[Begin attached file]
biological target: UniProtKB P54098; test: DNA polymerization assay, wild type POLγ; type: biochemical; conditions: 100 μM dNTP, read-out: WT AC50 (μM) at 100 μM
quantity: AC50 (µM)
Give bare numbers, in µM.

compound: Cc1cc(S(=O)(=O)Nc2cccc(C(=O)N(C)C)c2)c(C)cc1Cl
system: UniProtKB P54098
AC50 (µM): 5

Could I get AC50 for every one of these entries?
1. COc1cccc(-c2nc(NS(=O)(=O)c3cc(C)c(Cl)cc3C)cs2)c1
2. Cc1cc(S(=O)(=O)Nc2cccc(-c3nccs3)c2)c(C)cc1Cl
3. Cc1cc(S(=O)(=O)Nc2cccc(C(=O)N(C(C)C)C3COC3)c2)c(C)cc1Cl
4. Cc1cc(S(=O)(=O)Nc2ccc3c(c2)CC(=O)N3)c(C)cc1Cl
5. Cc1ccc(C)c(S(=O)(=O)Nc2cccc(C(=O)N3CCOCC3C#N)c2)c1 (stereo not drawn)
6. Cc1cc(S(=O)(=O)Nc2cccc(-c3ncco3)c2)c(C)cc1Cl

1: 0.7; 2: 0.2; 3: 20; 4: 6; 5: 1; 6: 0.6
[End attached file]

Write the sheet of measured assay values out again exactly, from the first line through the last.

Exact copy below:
biological target: UniProtKB P54098; test: DNA polymerization assay, wild type POLγ; type: biochemical; conditions: 100 μM dNTP, read-out: WT AC50 (μM) at 100 μM
quantity: AC50 (µM)
Give bare numbers, in µM.

compound: Cc1cc(S(=O)(=O)Nc2cccc(C(=O)N(C)C)c2)c(C)cc1Cl
system: UniProtKB P54098
AC50 (µM): 5

Could I get AC50 for every one of these entries?
1. COc1cccc(-c2nc(NS(=O)(=O)c3cc(C)c(Cl)cc3C)cs2)c1
2. Cc1cc(S(=O)(=O)Nc2cccc(-c3nccs3)c2)c(C)cc1Cl
3. Cc1cc(S(=O)(=O)Nc2cccc(C(=O)N(C(C)C)C3COC3)c2)c(C)cc1Cl
4. Cc1cc(S(=O)(=O)Nc2ccc3c(c2)CC(=O)N3)c(C)cc1Cl
5. Cc1ccc(C)c(S(=O)(=O)Nc2cccc(C(=O)N3CCOCC3C#N)c2)c1 (stereo not drawn)
6. Cc1cc(S(=O)(=O)Nc2cccc(-c3ncco3)c2)c(C)cc1Cl

1: 0.7; 2: 0.2; 3: 20; 4: 6; 5: 1; 6: 0.6